Friday, August 13, 2010

The Defining Moment of a Novel

When writing a novel (or even reading one, for that matter) there is always a particular moment within the tale or storyline that truly defines it. That may be after the central characters are introduced to one another. Or when a conflict is established or resolved. When certain events within the tale converge. The conclusion of the story. Or some other point in time.

Such a defining moment need not correspond to the general direction of the novel. Or a juncture that is supposed to tell you that this is where it happens. The reality is that there are no hard set rules or interpretations of when that moment comes--be it at the beginning, middle, end of the story, or somewhere in between.

As the writer, most of us can tell intrinsically when that defining moment makes the novel what it is. That is the time when all the pieces seem to come together (even if the story still has a long ways to go before being resolved). Where the earth, sun, and moon are perfectly aligned. Where the essence of the story reaches a point where you just know you have got it now with the balance of the book a mere formality in terms of your ability to fill it out once you've gotten past that defining moment.

There is no better feeling as a novelist than when all the hard work that goes into developing three-dimensional characters and plot, setting and conflict, tension and suspense, clues for readers, and the final resolution comes together at a certain point as you write the novel, so that a light bulb flashes in your head and it becomes clear that everything is flowing perfectly just as you had envisioned and it is smooth sailing from that point on.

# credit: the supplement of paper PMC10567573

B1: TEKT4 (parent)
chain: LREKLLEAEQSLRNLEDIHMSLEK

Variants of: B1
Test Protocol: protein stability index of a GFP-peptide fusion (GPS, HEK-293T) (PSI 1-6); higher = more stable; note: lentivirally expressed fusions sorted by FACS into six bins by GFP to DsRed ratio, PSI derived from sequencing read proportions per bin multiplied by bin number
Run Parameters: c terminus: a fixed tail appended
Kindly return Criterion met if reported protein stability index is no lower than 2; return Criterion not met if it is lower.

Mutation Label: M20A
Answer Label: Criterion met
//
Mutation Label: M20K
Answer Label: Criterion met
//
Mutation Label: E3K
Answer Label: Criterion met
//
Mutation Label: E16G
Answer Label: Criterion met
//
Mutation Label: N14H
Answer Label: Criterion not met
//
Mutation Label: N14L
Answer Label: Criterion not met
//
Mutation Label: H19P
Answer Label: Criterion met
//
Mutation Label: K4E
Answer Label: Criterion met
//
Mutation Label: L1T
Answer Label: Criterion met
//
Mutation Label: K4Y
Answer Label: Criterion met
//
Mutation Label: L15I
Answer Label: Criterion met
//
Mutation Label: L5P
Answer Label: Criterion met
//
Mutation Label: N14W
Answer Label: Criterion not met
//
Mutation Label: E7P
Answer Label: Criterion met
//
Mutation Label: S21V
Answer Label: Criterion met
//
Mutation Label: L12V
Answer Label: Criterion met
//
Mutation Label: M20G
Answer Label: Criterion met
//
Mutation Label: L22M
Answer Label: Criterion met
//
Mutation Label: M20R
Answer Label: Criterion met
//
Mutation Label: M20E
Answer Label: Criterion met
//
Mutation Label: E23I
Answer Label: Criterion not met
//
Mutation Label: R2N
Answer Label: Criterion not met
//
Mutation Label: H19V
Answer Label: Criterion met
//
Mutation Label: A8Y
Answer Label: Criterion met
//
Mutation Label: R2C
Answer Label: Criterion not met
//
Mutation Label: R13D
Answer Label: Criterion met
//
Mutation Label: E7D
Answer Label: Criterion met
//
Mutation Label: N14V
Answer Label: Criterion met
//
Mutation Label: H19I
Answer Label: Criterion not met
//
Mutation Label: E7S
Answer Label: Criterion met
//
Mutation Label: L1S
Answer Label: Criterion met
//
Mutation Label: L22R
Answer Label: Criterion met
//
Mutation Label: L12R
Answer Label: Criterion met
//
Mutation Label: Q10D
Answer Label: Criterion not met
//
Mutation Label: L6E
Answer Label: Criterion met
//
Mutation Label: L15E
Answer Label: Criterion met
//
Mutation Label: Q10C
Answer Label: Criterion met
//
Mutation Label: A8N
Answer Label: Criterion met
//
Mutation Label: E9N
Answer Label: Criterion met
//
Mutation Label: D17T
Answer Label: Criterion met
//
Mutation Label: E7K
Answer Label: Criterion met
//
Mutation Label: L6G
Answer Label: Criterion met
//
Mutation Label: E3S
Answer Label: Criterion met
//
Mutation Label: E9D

The same is true as a reader. When you are sitting in your favorite armchair or on the beach in Hawaii so ensconced in this page turner that you can't put down, it only takes looking back to realize that magical point in time when you were truly hooked. Or your interest spiked so that you became a prisoner of the book from that point on, knowing you could not rest till seeing how all the pieces of the puzzle fit together so that you could finally take a deep breath and let it go.

As the author, you have the benefit of knowing what's going to happen and when over the course of the novel. Thus, that defining moment can hit you at any point of process from beginning to end.

I am currently about halfway through the novel I am writing and have yet to come to the defining moment, per se, though I have crossed some "mini moments" along the road leading to that particular point in time when I will feel I am there and, as such, home free in doing what I set out to do in entertaining those who read this book.

Tell me about the defining moment of your novel as a writer. Or when you are reading a novel.

Does it hit you right away? Or do you need to finish writing or reading before backtracking to capture the moment?

What criteria do you use in determining what constitutes such a defining moment of a novel?


Charles Gramlich said...

That's a tough question. I think for me, novels often have several defining moments. The moment when I realize the story has taken on a life of its own, the moment I realize that it can be finished and the ending will be satisfying, the moment when a character begins to act seemingly on their own. Very intersting question. I'll have to give it more thought too.

Devon Vaughn Archer said...

Indeed, there can be more than one defining moment in a book. Or turning points where things click and the plot moves forward smoothly or reaches a satisfying conclusion.

I usually tend to find as a writer and reader that there is only one truly defining moment in a story where things reach a peak, if you will, with a before or after to contend with in making the overall tale work.